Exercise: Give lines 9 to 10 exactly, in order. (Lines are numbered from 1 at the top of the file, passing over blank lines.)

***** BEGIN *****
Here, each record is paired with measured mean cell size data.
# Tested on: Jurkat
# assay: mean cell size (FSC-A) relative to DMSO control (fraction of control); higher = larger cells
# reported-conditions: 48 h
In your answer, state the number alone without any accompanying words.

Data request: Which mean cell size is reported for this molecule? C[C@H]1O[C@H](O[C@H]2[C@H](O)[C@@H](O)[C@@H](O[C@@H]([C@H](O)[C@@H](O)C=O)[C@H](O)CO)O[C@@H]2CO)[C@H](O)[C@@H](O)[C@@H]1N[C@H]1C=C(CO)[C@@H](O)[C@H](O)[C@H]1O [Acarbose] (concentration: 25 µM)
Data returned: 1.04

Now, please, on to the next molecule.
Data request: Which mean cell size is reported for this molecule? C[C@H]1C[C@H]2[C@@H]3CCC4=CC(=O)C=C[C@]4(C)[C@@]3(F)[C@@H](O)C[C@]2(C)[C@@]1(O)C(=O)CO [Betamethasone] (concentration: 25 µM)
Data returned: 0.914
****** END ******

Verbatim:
Data request: Which mean cell size is reported for this molecule? C[C@H]1C[C@H]2[C@@H]3CCC4=CC(=O)C=C[C@]4(C)[C@@]3(F)[C@@H](O)C[C@]2(C)[C@@]1(O)C(=O)CO [Betamethasone] (concentration: 25 µM)
Data returned: 0.914